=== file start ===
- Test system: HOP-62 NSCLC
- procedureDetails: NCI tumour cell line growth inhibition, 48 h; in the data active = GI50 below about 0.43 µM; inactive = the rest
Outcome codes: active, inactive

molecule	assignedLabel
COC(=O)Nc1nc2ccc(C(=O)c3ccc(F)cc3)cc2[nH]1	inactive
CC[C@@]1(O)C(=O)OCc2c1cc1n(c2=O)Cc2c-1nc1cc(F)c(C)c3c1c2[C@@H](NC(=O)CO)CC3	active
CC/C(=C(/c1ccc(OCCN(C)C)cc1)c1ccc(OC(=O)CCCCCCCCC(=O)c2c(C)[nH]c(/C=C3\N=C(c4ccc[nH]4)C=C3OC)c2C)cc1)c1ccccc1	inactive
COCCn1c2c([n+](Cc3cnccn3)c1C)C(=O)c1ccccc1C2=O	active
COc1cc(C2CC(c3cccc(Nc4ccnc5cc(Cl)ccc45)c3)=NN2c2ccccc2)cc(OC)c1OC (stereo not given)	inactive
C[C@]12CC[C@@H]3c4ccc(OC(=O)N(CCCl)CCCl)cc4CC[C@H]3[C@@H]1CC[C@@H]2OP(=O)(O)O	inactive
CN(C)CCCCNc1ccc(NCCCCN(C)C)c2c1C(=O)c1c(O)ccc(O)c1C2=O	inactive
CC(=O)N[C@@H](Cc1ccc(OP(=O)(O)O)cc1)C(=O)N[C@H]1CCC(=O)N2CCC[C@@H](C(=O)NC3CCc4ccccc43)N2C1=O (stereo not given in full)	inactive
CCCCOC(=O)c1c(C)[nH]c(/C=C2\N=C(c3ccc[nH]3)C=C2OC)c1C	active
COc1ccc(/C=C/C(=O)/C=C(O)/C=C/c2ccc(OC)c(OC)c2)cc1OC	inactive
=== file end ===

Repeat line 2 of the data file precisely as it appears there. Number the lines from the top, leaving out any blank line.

- procedureDetails: NCI tumour cell line growth inhibition, 48 h; in the data active = GI50 below about 0.43 µM; inactive = the rest